The troubling experience of one National Guard member who said she was sexually assaulted and then damaged anew during a military court-martial was outlined in an attachment to the Alaska National Guard report released Monday.
Her story emerges through emails and letters from her psychologist, Martin Atrops of Eagle River, who has been trying for nearly a decade to change what he describes as a demeaning and hurtful process.
According to the new report, some things have changed.
The attack occurred in December 2004 during an Alaska National Guard deployment to Asia, Atrops wrote. The guard member, a pilot, did not want to be named but allowed him to tell her story, he said.
When the investigation of the assault she suffered stretched out, new investigators started from the beginning.
"She was required to explain and to re-explain what happened in this intimate assault to investigators, co-workers, and her superior officers," Atrops wrote in 2006 to Sen. Lisa Murkowski.
Some investigators discouraged her from following through or suggested she was at fault. Her need for counseling was challenged. She had no lawyer to ensure her legal rights were met. A victim advocate only contacted her a year after the assault and emphasized the difficulty of pursuing a complaint. She initially sought a restraining order to keep the attacker away but discovered that if she got such an order, it would limit her ability to get further training.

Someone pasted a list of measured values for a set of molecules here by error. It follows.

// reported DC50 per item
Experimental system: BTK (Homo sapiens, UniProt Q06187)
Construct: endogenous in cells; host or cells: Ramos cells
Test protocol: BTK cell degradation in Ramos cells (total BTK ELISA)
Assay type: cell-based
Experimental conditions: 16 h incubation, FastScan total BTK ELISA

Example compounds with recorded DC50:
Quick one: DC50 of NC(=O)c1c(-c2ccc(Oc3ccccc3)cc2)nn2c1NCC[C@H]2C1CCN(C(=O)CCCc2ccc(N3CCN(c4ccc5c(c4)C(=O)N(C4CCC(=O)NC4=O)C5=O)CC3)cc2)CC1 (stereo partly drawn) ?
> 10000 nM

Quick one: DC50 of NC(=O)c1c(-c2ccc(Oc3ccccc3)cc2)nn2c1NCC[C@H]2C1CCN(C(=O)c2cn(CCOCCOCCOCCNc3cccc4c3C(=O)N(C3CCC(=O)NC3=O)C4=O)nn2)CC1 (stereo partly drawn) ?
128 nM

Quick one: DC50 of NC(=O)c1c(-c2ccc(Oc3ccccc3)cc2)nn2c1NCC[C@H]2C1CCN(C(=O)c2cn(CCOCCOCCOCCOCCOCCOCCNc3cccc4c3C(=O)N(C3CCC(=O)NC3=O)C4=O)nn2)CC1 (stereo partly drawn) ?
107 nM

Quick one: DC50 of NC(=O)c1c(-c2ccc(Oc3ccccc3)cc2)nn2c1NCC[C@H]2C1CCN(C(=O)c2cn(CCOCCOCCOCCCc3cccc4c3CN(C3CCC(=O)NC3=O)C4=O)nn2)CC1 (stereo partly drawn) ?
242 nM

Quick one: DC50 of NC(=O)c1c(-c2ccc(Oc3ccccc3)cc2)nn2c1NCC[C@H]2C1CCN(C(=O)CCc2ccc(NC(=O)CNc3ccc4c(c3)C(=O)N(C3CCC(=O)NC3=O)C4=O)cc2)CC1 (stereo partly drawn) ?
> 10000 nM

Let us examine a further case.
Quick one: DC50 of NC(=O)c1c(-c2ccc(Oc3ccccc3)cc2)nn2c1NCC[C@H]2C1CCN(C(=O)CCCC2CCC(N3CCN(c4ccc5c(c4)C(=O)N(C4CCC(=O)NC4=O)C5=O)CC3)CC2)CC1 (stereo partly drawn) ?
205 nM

"This woman's experience demonstrated a systemic lack of honor, judgment, and leadership in the military with respect to its understanding, management and prosecution of sexual assault within the military," Atrops wrote in a follow-up letter, drafted in 2008, that he didn't send out until 2013 after his client gave him permission.
He said he never encountered such treatment of a sexual assault victim over decades of work in state courts.
In the court-martial, the defendant was acquitted, Atrops said Monday.
The new guard report, sought by Gov. Bill Walker and completed by retired Juneau Superior Court Judge Patricia Collins, notes that military courts-martial are outside the state's jurisdiction. Collins still called attention to problems with courts-martial through the correspondence from Atrops.
The National Guard Bureau approved a one-year appointment of a special victims' counsel for Alaska after a critical report in September of problems with sexual assault cases and treatment of victims here.
That appointment will soon expire. Collins recommended keeping a victims' lawyer.
Murkowski has supported creation of a special victims' counsel pilot project but Murkowski's office has a policy not to discuss casework for constituents, said spokesman Matthew Felling. Atrops said he never heard back.
Atrops said the military system should follow the civilian approach in which specially trained sexual-assault response teams collect evidence and conduct interviews.
The 2015 National Defense Authorization Act, signed into law in December, requires the secretary of defense to establish a process for victims to say whether they want the case prosecuted by the military or civilian authorities.
Other changes improve confidentiality protections and expand who qualifies for a victim lawyer, according to the Collins report.